Early Aurignacian Symbolic Technologies: Assessing the Relationship between Personal Ornaments and Coloring Materials in SW France
Author(s): Joelle Nivens
This is an abstract from the "SAA 2019: General Sessions" session, at the 84th annual meeting of the Society for American Archaeology.
The Castel-Merle Valley (Dordogne, France) bears three of the most important Aurignacian (40-28 ka) sites: the Abris Blanchard, Castanet, and de la Souquette. Together, these sites offer strong evidence for the shifting social dynamics reflected in the period’s characteristic innovations. The best explored of this evidence are their atypically large and diverse personal ornament collections that suggest they were shell ‘markets’ (Taborin, 1992) and specialized bead production centers (White, 1989; Heckel 2015). An overlooked feature of these sites, however, are their equally outsized coloring material assemblages. The few references engaging this record relegate them to bead production byproducts, stockpiles of polishing abrasives. Yet, despite extensive experimentation on iron oxides’ other utilitarian properties, the polishing hypothesis has not been rigorously investigated obscuring the relationship between the coloring materials and personal ornaments. This paper addresses these gaps by first reviewing experiments testing the local ferruginous materials polishing abilities. Combined with previous studies, this study models the properties that promote or preclude coloring materials’ utilitarian roles. These properties are then compared to the results of spatial, colorimetric, and geochemical analyses of Castel-Merle’s materials. The findings disrupt the apriori connection between polishing and coloring materials and instead implicate a wide range of activities.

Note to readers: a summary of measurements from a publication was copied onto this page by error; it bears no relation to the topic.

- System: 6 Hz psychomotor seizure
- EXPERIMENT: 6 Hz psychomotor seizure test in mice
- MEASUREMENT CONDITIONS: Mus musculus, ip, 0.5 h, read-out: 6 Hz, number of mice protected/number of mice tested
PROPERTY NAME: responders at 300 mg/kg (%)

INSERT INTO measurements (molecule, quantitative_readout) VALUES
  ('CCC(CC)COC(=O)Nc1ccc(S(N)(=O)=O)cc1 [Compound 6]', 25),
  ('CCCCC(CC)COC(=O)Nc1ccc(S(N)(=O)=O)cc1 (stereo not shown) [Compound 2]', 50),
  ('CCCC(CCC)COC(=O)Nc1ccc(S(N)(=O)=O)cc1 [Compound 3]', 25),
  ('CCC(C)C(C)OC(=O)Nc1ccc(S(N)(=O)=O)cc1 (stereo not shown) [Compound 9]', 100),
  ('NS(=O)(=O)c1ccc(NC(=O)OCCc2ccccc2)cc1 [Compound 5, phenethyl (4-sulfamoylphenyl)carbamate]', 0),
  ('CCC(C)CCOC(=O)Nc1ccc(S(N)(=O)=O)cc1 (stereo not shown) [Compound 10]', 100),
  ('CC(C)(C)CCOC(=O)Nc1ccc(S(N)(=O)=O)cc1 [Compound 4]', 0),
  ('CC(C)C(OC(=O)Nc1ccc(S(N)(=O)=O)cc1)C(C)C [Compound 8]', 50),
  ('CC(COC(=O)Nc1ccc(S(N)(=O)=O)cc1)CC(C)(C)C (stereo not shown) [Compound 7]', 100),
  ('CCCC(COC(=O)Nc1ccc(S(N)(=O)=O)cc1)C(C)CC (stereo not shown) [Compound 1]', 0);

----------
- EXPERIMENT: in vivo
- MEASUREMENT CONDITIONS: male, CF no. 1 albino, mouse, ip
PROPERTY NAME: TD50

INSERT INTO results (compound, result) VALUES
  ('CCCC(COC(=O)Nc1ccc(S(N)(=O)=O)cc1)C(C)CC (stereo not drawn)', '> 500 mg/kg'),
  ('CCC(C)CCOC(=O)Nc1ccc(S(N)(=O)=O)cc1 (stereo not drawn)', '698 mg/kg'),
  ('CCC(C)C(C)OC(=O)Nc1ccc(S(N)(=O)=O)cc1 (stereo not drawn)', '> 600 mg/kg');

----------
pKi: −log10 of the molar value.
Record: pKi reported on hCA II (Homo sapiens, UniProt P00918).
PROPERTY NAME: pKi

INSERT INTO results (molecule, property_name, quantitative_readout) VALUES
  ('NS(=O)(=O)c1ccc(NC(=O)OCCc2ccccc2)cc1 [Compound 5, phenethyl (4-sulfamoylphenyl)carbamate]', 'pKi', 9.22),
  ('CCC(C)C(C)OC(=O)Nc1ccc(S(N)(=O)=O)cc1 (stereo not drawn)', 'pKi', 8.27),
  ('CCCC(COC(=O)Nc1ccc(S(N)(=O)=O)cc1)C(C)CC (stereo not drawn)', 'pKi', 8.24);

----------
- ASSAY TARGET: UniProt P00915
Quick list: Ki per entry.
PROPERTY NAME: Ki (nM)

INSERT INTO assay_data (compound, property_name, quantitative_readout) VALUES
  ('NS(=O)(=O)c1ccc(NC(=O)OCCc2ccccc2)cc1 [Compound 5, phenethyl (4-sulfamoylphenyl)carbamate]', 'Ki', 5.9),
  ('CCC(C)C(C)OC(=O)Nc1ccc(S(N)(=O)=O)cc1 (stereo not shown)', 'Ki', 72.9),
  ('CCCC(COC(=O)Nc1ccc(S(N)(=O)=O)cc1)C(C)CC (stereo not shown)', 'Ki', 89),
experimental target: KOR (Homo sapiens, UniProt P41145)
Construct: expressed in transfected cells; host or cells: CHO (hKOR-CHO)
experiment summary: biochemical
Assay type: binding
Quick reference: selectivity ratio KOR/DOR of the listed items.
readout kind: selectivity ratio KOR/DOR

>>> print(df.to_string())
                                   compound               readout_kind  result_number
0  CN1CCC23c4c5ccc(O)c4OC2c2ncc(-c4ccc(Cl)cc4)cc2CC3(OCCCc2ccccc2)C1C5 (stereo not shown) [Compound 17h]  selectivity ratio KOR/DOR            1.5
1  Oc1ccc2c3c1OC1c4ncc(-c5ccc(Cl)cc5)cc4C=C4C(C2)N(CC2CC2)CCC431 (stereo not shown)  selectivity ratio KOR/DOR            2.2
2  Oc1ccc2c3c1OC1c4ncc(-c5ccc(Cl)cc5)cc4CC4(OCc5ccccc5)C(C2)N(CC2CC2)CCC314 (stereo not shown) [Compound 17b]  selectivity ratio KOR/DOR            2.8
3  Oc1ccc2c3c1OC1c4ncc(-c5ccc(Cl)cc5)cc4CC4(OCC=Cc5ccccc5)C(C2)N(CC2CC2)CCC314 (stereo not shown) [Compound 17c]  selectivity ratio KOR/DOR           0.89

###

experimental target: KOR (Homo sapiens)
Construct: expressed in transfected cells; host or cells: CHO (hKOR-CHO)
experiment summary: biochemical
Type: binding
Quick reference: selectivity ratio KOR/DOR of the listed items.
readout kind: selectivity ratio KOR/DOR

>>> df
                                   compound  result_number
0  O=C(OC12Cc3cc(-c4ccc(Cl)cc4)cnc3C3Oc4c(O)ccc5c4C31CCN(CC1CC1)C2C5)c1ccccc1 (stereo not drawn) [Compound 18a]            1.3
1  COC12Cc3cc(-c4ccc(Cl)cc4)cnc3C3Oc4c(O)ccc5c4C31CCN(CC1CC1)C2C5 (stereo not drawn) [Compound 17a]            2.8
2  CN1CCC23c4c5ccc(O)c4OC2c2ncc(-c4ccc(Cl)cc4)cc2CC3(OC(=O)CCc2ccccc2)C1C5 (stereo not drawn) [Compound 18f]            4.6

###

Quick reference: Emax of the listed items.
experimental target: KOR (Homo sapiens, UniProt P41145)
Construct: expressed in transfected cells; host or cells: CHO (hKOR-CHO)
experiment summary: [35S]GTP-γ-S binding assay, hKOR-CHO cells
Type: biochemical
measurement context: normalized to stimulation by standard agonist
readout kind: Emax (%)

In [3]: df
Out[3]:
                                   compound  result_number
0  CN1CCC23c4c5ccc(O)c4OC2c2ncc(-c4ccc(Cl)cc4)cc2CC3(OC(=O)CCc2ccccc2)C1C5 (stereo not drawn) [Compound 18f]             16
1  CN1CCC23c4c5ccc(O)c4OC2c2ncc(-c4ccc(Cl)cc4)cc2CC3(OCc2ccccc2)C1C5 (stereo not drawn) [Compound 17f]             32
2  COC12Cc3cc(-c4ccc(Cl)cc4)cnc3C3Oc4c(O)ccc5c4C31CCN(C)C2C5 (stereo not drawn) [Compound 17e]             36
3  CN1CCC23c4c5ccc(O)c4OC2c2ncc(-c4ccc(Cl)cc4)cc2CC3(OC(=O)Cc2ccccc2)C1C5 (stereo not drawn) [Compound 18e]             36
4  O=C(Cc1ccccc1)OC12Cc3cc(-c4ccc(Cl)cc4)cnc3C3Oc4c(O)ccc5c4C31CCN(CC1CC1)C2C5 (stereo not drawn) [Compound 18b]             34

Cite this Record
Early Aurignacian Symbolic Technologies: Assessing the Relationship between Personal Ornaments and Coloring Materials in SW France. Joelle Nivens. Presented at The 84th Annual Meeting of the Society for American Archaeology, Albuquerque, NM. 2019 ( tDAR id: 450014)
This Resource is Part of the Following Collections
min long: -11.074; min lat: 37.44 ; max long: 50.098; max lat: 70.845 ;
Abstract Id(s): 26199